131-Year-Old Statue Honoring Confederate General Robert E. Lee Is Finally Taken Down in Virginia | Inside Edition

131-Year-Old Statue Honoring Confederate General Robert E. Lee Is Finally Taken Down in Virginia

Monuments honoring the pro-slavery Confederacy have been coming down in several states. This Lee statue has been one of the biggest targets, becoming a site of protests and witness.

It’s the second fall of Robert E. Lee.

A huge bronze statue of the military leader of the Confederacy finally came down this week to the cheers of onlookers.

For the past 131 years, the 13-ton likeness sat in a place of honor in Richmond, Virginia.

Richmond was the capital of the Confederacy during the US Civil War. The Virginia city continued to celebrate Confederate leaders since the South’s defeat in 1865.

But for many, the statue was a monument to white supremacy.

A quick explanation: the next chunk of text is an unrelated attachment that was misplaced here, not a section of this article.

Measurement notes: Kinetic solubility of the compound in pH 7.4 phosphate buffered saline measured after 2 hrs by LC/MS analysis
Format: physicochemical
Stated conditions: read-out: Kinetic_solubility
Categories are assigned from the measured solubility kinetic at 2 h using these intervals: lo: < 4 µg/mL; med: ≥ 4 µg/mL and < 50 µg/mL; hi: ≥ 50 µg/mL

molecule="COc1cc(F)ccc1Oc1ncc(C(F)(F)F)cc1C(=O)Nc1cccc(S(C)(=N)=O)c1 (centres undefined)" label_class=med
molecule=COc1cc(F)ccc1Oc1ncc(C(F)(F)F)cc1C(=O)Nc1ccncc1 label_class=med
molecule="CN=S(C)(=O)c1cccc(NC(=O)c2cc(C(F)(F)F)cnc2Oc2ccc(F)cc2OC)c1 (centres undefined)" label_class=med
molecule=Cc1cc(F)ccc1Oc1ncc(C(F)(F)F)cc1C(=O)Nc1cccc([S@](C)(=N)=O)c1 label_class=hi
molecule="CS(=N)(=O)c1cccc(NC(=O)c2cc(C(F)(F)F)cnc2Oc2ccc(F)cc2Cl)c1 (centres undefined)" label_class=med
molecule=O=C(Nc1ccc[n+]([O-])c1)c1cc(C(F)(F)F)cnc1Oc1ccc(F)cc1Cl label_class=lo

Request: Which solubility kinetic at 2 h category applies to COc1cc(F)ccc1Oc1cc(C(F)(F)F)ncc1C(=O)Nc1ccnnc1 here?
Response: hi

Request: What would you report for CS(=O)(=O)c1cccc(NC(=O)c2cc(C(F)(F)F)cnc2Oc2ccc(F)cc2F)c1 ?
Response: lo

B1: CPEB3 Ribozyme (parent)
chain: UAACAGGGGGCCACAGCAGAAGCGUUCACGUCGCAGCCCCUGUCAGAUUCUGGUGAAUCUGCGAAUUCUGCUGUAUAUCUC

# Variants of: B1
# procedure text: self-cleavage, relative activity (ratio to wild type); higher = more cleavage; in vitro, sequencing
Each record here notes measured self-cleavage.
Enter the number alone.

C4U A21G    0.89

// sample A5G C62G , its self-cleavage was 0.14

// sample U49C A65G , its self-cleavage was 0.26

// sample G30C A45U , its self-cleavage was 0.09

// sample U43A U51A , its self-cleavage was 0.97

As the U.S. continues to reckon with its legacy of slavery and racial injustice, monuments honoring the pro-slavery Confederacy have been coming down in several states.

This Lee statue has been one of the biggest targets, becoming a site of protests and witness.

On the occasion of its removal, spectators shared their joy with CBS News.

“It’s about time,” an onlooker said. “It’s nice to be part of history.”

“Monuments like these are no longer necessary,” another added.  “It should be a space for everyone to come and feel welcome.”

Reportedly, the hunk of bronze is headed for storage.

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